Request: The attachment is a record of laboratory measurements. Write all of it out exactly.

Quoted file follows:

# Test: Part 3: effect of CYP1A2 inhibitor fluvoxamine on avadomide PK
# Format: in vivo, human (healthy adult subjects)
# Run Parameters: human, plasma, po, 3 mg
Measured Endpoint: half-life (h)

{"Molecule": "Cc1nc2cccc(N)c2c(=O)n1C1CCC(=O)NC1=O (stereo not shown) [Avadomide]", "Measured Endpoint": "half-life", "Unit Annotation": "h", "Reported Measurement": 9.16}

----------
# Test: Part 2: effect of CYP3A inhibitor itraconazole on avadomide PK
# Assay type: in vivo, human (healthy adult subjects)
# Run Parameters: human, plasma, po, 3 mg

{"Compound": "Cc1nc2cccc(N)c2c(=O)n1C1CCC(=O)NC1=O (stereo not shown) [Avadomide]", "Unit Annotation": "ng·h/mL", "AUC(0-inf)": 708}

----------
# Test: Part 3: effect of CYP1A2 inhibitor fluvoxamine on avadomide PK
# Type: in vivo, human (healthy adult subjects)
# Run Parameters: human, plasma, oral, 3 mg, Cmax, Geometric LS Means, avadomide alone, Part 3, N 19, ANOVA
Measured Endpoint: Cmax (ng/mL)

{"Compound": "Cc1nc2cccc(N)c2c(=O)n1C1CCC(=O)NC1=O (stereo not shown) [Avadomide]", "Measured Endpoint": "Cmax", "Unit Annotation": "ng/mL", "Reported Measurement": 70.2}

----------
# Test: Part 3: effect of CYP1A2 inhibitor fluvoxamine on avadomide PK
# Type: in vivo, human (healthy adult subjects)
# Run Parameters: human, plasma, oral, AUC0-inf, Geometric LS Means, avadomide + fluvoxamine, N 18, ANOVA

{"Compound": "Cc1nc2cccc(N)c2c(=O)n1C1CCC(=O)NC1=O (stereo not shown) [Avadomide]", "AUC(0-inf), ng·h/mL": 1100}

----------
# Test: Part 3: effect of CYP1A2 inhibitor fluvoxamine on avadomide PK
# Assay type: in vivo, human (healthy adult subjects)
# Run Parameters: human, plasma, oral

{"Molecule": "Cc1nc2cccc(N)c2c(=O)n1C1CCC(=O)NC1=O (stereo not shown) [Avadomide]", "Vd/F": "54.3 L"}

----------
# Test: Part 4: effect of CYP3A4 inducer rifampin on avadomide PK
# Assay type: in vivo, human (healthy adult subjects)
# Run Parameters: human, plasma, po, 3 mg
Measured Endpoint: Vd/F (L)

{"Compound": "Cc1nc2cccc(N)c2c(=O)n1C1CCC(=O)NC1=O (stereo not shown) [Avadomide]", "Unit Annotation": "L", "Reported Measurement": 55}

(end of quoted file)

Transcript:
# Test: Part 3: effect of CYP1A2 inhibitor fluvoxamine on avadomide PK
# Format: in vivo, human (healthy adult subjects)
# Run Parameters: human, plasma, po, 3 mg
Measured Endpoint: half-life (h)

{"Molecule": "Cc1nc2cccc(N)c2c(=O)n1C1CCC(=O)NC1=O (stereo not shown) [Avadomide]", "Measured Endpoint": "half-life", "Unit Annotation": "h", "Reported Measurement": 9.16}

----------
# Test: Part 2: effect of CYP3A inhibitor itraconazole on avadomide PK
# Assay type: in vivo, human (healthy adult subjects)
# Run Parameters: human, plasma, po, 3 mg

{"Compound": "Cc1nc2cccc(N)c2c(=O)n1C1CCC(=O)NC1=O (stereo not shown) [Avadomide]", "Unit Annotation": "ng·h/mL", "AUC(0-inf)": 708}

----------
# Test: Part 3: effect of CYP1A2 inhibitor fluvoxamine on avadomide PK
# Type: in vivo, human (healthy adult subjects)
# Run Parameters: human, plasma, oral, 3 mg, Cmax, Geometric LS Means, avadomide alone, Part 3, N 19, ANOVA
Measured Endpoint: Cmax (ng/mL)

{"Compound": "Cc1nc2cccc(N)c2c(=O)n1C1CCC(=O)NC1=O (stereo not shown) [Avadomide]", "Measured Endpoint": "Cmax", "Unit Annotation": "ng/mL", "Reported Measurement": 70.2}

----------
# Test: Part 3: effect of CYP1A2 inhibitor fluvoxamine on avadomide PK
# Type: in vivo, human (healthy adult subjects)
# Run Parameters: human, plasma, oral, AUC0-inf, Geometric LS Means, avadomide + fluvoxamine, N 18, ANOVA

{"Compound": "Cc1nc2cccc(N)c2c(=O)n1C1CCC(=O)NC1=O (stereo not shown) [Avadomide]", "AUC(0-inf), ng·h/mL": 1100}

----------
# Test: Part 3: effect of CYP1A2 inhibitor fluvoxamine on avadomide PK
# Assay type: in vivo, human (healthy adult subjects)
# Run Parameters: human, plasma, oral

{"Molecule": "Cc1nc2cccc(N)c2c(=O)n1C1CCC(=O)NC1=O (stereo not shown) [Avadomide]", "Vd/F": "54.3 L"}

----------
# Test: Part 4: effect of CYP3A4 inducer rifampin on avadomide PK
# Assay type: in vivo, human (healthy adult subjects)
# Run Parameters: human, plasma, po, 3 mg
Measured Endpoint: Vd/F (L)

{"Compound": "Cc1nc2cccc(N)c2c(=O)n1C1CCC(=O)NC1=O (stereo not shown) [Avadomide]", "Unit Annotation": "L", "Reported Measurement": 55}